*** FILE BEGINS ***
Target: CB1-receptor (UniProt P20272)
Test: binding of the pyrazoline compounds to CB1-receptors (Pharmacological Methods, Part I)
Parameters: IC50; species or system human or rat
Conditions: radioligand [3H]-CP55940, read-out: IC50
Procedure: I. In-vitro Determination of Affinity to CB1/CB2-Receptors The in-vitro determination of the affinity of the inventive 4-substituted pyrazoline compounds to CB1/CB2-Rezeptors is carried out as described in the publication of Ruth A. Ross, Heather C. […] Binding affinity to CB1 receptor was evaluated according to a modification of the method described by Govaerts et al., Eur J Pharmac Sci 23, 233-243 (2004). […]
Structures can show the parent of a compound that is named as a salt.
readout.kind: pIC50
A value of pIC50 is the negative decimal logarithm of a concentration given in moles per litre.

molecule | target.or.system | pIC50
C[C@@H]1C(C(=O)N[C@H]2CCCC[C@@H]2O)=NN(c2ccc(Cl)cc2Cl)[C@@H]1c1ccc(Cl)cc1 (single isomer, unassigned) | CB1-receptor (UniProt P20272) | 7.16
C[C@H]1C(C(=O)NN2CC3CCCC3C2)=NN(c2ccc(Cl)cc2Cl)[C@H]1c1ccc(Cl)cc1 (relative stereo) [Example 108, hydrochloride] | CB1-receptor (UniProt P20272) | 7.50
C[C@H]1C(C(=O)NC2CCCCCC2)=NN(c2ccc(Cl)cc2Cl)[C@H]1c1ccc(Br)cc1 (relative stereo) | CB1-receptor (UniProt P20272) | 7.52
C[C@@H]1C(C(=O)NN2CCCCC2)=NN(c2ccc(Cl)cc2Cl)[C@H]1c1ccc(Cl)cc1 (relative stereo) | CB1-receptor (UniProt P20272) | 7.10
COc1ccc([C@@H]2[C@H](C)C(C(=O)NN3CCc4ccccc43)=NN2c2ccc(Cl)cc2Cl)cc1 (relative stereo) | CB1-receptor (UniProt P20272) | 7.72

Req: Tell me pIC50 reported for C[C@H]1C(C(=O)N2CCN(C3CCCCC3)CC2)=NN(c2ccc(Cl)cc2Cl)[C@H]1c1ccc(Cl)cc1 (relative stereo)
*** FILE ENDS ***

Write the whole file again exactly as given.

Target: CB1-receptor (UniProt P20272)
Test: binding of the pyrazoline compounds to CB1-receptors (Pharmacological Methods, Part I)
Parameters: IC50; species or system human or rat
Conditions: radioligand [3H]-CP55940, read-out: IC50
Procedure: I. In-vitro Determination of Affinity to CB1/CB2-Receptors The in-vitro determination of the affinity of the inventive 4-substituted pyrazoline compounds to CB1/CB2-Rezeptors is carried out as described in the publication of Ruth A. Ross, Heather C. […] Binding affinity to CB1 receptor was evaluated according to a modification of the method described by Govaerts et al., Eur J Pharmac Sci 23, 233-243 (2004). […]
Structures can show the parent of a compound that is named as a salt.
readout.kind: pIC50
A value of pIC50 is the negative decimal logarithm of a concentration given in moles per litre.

molecule | target.or.system | pIC50
C[C@@H]1C(C(=O)N[C@H]2CCCC[C@@H]2O)=NN(c2ccc(Cl)cc2Cl)[C@@H]1c1ccc(Cl)cc1 (single isomer, unassigned) | CB1-receptor (UniProt P20272) | 7.16
C[C@H]1C(C(=O)NN2CC3CCCC3C2)=NN(c2ccc(Cl)cc2Cl)[C@H]1c1ccc(Cl)cc1 (relative stereo) [Example 108, hydrochloride] | CB1-receptor (UniProt P20272) | 7.50
C[C@H]1C(C(=O)NC2CCCCCC2)=NN(c2ccc(Cl)cc2Cl)[C@H]1c1ccc(Br)cc1 (relative stereo) | CB1-receptor (UniProt P20272) | 7.52
C[C@@H]1C(C(=O)NN2CCCCC2)=NN(c2ccc(Cl)cc2Cl)[C@H]1c1ccc(Cl)cc1 (relative stereo) | CB1-receptor (UniProt P20272) | 7.10
COc1ccc([C@@H]2[C@H](C)C(C(=O)NN3CCc4ccccc43)=NN2c2ccc(Cl)cc2Cl)cc1 (relative stereo) | CB1-receptor (UniProt P20272) | 7.72

Req: Tell me pIC50 reported for C[C@H]1C(C(=O)N2CCN(C3CCCCC3)CC2)=NN(c2ccc(Cl)cc2Cl)[C@H]1c1ccc(Cl)cc1 (relative stereo)